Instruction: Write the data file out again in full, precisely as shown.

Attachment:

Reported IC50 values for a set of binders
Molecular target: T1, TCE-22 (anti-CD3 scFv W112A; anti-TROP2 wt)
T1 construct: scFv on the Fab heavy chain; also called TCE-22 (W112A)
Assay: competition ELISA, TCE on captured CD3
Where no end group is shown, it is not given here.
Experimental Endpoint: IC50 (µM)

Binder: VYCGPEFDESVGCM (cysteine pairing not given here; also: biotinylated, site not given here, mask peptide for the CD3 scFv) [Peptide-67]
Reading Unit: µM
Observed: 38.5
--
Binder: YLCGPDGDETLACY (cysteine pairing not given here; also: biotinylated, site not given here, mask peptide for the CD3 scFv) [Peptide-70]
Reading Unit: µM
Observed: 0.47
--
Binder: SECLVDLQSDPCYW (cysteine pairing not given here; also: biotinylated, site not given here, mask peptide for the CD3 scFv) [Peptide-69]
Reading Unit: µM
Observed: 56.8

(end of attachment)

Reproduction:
Reported IC50 values for a set of binders
Molecular target: T1, TCE-22 (anti-CD3 scFv W112A; anti-TROP2 wt)
T1 construct: scFv on the Fab heavy chain; also called TCE-22 (W112A)
Assay: competition ELISA, TCE on captured CD3
Where no end group is shown, it is not given here.
Experimental Endpoint: IC50 (µM)

Binder: VYCGPEFDESVGCM (cysteine pairing not given here; also: biotinylated, site not given here, mask peptide for the CD3 scFv) [Peptide-67]
Reading Unit: µM
Observed: 38.5
--
Binder: YLCGPDGDETLACY (cysteine pairing not given here; also: biotinylated, site not given here, mask peptide for the CD3 scFv) [Peptide-70]
Reading Unit: µM
Observed: 0.47
--
Binder: SECLVDLQSDPCYW (cysteine pairing not given here; also: biotinylated, site not given here, mask peptide for the CD3 scFv) [Peptide-69]
Reading Unit: µM
Observed: 56.8